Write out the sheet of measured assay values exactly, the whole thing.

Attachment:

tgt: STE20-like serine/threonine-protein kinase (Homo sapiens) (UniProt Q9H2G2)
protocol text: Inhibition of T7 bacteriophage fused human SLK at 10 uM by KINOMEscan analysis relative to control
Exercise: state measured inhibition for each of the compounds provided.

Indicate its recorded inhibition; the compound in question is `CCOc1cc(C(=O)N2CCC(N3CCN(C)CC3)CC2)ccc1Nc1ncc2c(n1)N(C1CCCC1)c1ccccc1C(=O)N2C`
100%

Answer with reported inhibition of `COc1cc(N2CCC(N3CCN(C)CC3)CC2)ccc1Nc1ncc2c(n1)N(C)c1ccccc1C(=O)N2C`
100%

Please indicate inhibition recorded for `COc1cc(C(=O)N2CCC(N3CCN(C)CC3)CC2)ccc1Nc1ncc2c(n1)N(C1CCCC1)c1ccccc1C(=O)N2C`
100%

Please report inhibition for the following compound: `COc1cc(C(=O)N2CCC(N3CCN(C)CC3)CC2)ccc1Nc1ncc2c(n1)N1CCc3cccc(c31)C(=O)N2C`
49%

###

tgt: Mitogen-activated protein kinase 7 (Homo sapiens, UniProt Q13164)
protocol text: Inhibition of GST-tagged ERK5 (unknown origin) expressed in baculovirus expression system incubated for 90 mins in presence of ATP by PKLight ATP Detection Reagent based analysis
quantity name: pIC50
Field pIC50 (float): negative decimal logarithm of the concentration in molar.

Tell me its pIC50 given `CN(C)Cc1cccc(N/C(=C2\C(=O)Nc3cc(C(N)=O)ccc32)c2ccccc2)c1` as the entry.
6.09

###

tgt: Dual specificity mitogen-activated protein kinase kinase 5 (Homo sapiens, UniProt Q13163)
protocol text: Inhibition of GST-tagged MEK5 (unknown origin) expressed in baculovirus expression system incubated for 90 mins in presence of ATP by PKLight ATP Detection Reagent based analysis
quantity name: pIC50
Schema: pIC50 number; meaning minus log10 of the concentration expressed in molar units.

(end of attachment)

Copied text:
tgt: STE20-like serine/threonine-protein kinase (Homo sapiens) (UniProt Q9H2G2)
protocol text: Inhibition of T7 bacteriophage fused human SLK at 10 uM by KINOMEscan analysis relative to control
Exercise: state measured inhibition for each of the compounds provided.

Indicate its recorded inhibition; the compound in question is `CCOc1cc(C(=O)N2CCC(N3CCN(C)CC3)CC2)ccc1Nc1ncc2c(n1)N(C1CCCC1)c1ccccc1C(=O)N2C`
100%

Answer with reported inhibition of `COc1cc(N2CCC(N3CCN(C)CC3)CC2)ccc1Nc1ncc2c(n1)N(C)c1ccccc1C(=O)N2C`
100%

Please indicate inhibition recorded for `COc1cc(C(=O)N2CCC(N3CCN(C)CC3)CC2)ccc1Nc1ncc2c(n1)N(C1CCCC1)c1ccccc1C(=O)N2C`
100%

Please report inhibition for the following compound: `COc1cc(C(=O)N2CCC(N3CCN(C)CC3)CC2)ccc1Nc1ncc2c(n1)N1CCc3cccc(c31)C(=O)N2C`
49%

###

tgt: Mitogen-activated protein kinase 7 (Homo sapiens, UniProt Q13164)
protocol text: Inhibition of GST-tagged ERK5 (unknown origin) expressed in baculovirus expression system incubated for 90 mins in presence of ATP by PKLight ATP Detection Reagent based analysis
quantity name: pIC50
Field pIC50 (float): negative decimal logarithm of the concentration in molar.

Tell me its pIC50 given `CN(C)Cc1cccc(N/C(=C2\C(=O)Nc3cc(C(N)=O)ccc32)c2ccccc2)c1` as the entry.
6.09

###

tgt: Dual specificity mitogen-activated protein kinase kinase 5 (Homo sapiens, UniProt Q13163)
protocol text: Inhibition of GST-tagged MEK5 (unknown origin) expressed in baculovirus expression system incubated for 90 mins in presence of ATP by PKLight ATP Detection Reagent based analysis
quantity name: pIC50
Schema: pIC50 number; meaning minus log10 of the concentration expressed in molar units.